During the American Copy Editors Society (ACES) conference last weekend, I had the great pleasure of meeting Emmy Favilla, copy chief at Buzzfeed. I’m a big fan of the smart, comprehensive, and very inclusive Buzzfeed style guide, so it was a treat to speak with its lead author in person. (Favilla was also quick to credit her colleague Saeed Jones, formerly Buzzfeed’s LGBT editor and now its pioneering literary editor, for contributing to the guide as well.)

Copyeditors love clicking on lists as much as anyone, but we love peeving even more– so when Favilla asked us to pose for photos with notes about what we’d banish from the English language, we lined up to participate. The result is up today: 30 Copy Editors Tell Us Their Pet Peeves. I’m #11! (All photos by Emmy Favilla of Buzzfeed.)

Do I agree with everything here? Well, no. (That would be impossible, since many of these peeves contradict one another.) I’m happy to see some of the conference’s best and brightest promoting the singular they.

Two editors I respect greatly, Steve Kleinedler of the American Heritage Dictionary and Gerri Berendzen of ACES, disagree on whether to boldly split infinitives (for the record, I’m with Steve on this one). [UPDATE: In fact, they don’t disagree at all! Gerri graciously let me know that I misread her sign. She wants to banish split infinitives as an issue we argue about, not to banish split infinitives themselves. Sorry, Gerri! Glad you’re on Team To Boldly Go!]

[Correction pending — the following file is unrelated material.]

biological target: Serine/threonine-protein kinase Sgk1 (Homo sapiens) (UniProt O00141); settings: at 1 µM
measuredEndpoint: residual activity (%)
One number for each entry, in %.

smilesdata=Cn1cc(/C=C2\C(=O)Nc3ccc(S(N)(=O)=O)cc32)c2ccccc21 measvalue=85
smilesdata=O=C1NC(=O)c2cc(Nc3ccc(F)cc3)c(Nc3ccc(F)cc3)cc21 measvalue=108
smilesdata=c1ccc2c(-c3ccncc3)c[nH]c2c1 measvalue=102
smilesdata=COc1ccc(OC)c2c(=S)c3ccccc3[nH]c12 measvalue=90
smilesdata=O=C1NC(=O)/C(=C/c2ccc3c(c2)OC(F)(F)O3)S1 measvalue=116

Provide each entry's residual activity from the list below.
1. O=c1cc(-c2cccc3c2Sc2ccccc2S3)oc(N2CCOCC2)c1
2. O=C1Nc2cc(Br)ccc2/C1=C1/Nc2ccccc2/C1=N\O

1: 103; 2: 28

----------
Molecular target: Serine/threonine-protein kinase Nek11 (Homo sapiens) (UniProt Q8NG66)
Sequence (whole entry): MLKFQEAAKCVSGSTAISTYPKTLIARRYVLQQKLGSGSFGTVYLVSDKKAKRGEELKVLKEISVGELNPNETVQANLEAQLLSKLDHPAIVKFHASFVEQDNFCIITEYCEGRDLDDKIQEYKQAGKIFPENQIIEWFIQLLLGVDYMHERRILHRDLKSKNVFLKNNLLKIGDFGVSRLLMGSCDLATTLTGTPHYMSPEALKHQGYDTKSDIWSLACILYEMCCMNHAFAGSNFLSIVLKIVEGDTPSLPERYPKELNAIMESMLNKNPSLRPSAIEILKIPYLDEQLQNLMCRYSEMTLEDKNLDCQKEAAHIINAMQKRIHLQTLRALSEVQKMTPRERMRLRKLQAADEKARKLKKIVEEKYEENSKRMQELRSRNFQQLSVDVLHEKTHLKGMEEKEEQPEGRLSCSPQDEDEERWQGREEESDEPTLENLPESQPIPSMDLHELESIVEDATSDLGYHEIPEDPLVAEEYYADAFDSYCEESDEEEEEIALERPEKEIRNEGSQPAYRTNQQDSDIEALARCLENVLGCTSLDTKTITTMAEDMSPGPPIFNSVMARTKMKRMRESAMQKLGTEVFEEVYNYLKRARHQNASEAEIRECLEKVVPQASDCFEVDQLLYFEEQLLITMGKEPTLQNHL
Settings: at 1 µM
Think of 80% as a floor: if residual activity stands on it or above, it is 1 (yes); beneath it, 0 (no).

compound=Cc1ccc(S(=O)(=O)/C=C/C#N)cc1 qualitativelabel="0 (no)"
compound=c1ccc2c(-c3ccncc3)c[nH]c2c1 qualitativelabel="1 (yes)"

Another editor chides readers to “avoid using that,” a rule I can’t endorse: while it’s fine to get rid of extraneous thats, as a set rule this does little service to writers, since there are plenty of instances in which that is indeed helpful.

Washington Post copyeditor Bill Walsh calls some such instances “the millisecond of ambiguity” in his Yes, I Could Care Less:

Consider the sentence “He believed his wife lied.” You’re reading along, minding your own business, and you’re told that the guy believed his wife. And then– zing!— the sentence makes a U-turn and tells you the exact opposite. He believed that his wife lied.

As a reader, this sort of thing bothers me, so as an editor I think that has its uses. As the Baltimore Sun’s John McIntyre puts it:

The advice at the heart of all these prescriptions is Don’t write awkwardly. Getting at that is time-consuming and difficult. You have to look at the sentences, determine the intended meaning and effect, and establish what vocabulary and syntax best accomplish the purpose.

Meanwhile, Robinson Prize winner Larissa Newton closes the peeving session with a plea for peace.

It’s a laudable sentiment. Can we? Most of the time, I think so. I’m an Oxford-comma partisan and I’ve chosen my side in the AP/Chicago wars, but if you disagree, we can still be friends. The key is picking your battles. When it comes to questions like whether to countenance the use of racial slurs, whether to treat transgender and nonbinary people like people, or whether avoiding ableist language is worth your time, though, some things are worth fighting for.